The story of Babban Hajjam is a familiar old tale in many parts of India. Author Ira Saxena has written a version that shifts the tale’s moral burden from the traditional victim main character, the barber Babban, not to the oppressor king but instead to the royal’s body shame and insecurity.
- Title: The Tale of Babban Hajjam
- Author: Ira Saxena
- Illustrator: Mayukh Ghosh
- Reading level: From 5 years
- Date published: 2018
- Publisher: Karadi Tales
- Country: India
- Country printed in: India
- Eco-friendly Printing: None specified
- This book bought from Zakatha, the online Indian kids book store in Singapore
I found this book in Singapore during the Asian Festival of Children’s Content (AFCC) that ran from September 6 – 8. I knew nothing about the story of Babban Hajjam but a quick online search showed me it was an old folktale from India.
The story: A king has a secret under his turban that he expects his barbers to keep. To make sure his secret doesn’t get out the king gets rid of the barbers after each visit. Babban Hajjam pleads for his life but must never speak of what’s under the king’s turban. But he could not keep it in.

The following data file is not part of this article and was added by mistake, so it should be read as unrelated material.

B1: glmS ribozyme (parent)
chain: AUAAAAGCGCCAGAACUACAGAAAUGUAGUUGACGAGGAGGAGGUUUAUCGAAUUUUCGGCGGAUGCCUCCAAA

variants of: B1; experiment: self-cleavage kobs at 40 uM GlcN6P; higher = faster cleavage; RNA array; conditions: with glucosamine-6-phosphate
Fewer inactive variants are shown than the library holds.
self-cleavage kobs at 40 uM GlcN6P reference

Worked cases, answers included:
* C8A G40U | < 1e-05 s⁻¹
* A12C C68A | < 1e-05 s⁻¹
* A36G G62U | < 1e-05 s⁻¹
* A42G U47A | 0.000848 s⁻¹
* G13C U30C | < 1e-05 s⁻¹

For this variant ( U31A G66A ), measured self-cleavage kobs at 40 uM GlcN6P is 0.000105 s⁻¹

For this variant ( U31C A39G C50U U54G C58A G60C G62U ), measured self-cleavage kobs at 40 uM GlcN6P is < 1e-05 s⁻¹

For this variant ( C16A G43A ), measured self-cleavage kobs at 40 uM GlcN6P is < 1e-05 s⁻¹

The traditional and widely-accepted moral of the story appears to be that the barber should have kept the king’s secret instead of relieving himself of it by shouting it into a well where it was ‘absorbed’ by a sapling that grew and was later made into musical instruments that went on to reveal the secret in the king’s own royal court. Traditional versions of the story were not too kind to Babban Hajjam, with most inflicting the barber, and his predecessors, with some sort of punishment.
Ira Saxena’s storytelling is steady and solid. In her version of Babban Hajjam, the king’s secret is indeed revealed in the same way as in the old folktale but the response to it is different. What the oppressor king considered shameful on his body was instead laughed away by the public and the king was liberated of his crippling insecurity. In the end, we see the king celebrating and finally being able to show his true self to the world. The population at large is all the better for the king being rid of the insecurity that had led him to persecute and punish their people.
Babban Hajjams and all the other persecuted royal barbers of old are redeemed by Saxena’s story! Now my appetite is whetted for re-told old folktales whose stories evolve with changing social attitudes and norms.